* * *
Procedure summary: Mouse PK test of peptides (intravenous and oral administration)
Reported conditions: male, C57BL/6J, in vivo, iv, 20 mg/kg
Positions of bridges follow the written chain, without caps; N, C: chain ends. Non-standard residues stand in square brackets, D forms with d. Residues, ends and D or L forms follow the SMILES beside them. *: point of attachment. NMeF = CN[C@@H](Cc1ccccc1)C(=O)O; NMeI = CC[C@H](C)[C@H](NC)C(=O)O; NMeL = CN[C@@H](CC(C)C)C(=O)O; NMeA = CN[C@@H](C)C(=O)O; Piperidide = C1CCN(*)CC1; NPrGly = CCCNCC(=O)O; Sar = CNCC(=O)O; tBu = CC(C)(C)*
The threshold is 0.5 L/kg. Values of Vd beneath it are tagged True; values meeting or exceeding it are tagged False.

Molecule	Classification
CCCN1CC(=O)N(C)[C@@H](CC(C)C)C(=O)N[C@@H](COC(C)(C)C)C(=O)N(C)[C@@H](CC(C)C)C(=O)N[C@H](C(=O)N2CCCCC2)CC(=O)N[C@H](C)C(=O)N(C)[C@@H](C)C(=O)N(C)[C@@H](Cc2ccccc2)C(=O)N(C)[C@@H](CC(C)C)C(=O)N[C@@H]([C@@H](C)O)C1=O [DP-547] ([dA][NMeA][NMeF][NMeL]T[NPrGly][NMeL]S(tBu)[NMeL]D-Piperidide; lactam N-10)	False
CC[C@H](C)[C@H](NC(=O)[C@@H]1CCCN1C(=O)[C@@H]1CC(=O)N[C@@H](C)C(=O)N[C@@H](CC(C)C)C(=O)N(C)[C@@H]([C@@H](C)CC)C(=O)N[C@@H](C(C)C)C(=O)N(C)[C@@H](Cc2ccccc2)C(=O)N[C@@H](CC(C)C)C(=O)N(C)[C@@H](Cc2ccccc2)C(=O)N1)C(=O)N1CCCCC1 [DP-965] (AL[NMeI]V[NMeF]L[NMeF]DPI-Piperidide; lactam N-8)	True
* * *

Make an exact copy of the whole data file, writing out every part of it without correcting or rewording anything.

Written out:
Procedure summary: Mouse PK test of peptides (intravenous and oral administration)
Reported conditions: male, C57BL/6J, in vivo, iv, 20 mg/kg
Positions of bridges follow the written chain, without caps; N, C: chain ends. Non-standard residues stand in square brackets, D forms with d. Residues, ends and D or L forms follow the SMILES beside them. *: point of attachment. NMeF = CN[C@@H](Cc1ccccc1)C(=O)O; NMeI = CC[C@H](C)[C@H](NC)C(=O)O; NMeL = CN[C@@H](CC(C)C)C(=O)O; NMeA = CN[C@@H](C)C(=O)O; Piperidide = C1CCN(*)CC1; NPrGly = CCCNCC(=O)O; Sar = CNCC(=O)O; tBu = CC(C)(C)*
The threshold is 0.5 L/kg. Values of Vd beneath it are tagged True; values meeting or exceeding it are tagged False.

Molecule	Classification
CCCN1CC(=O)N(C)[C@@H](CC(C)C)C(=O)N[C@@H](COC(C)(C)C)C(=O)N(C)[C@@H](CC(C)C)C(=O)N[C@H](C(=O)N2CCCCC2)CC(=O)N[C@H](C)C(=O)N(C)[C@@H](C)C(=O)N(C)[C@@H](Cc2ccccc2)C(=O)N(C)[C@@H](CC(C)C)C(=O)N[C@@H]([C@@H](C)O)C1=O [DP-547] ([dA][NMeA][NMeF][NMeL]T[NPrGly][NMeL]S(tBu)[NMeL]D-Piperidide; lactam N-10)	False
CC[C@H](C)[C@H](NC(=O)[C@@H]1CCCN1C(=O)[C@@H]1CC(=O)N[C@@H](C)C(=O)N[C@@H](CC(C)C)C(=O)N(C)[C@@H]([C@@H](C)CC)C(=O)N[C@@H](C(C)C)C(=O)N(C)[C@@H](Cc2ccccc2)C(=O)N[C@@H](CC(C)C)C(=O)N(C)[C@@H](Cc2ccccc2)C(=O)N1)C(=O)N1CCCCC1 [DP-965] (AL[NMeI]V[NMeF]L[NMeF]DPI-Piperidide; lactam N-8)	True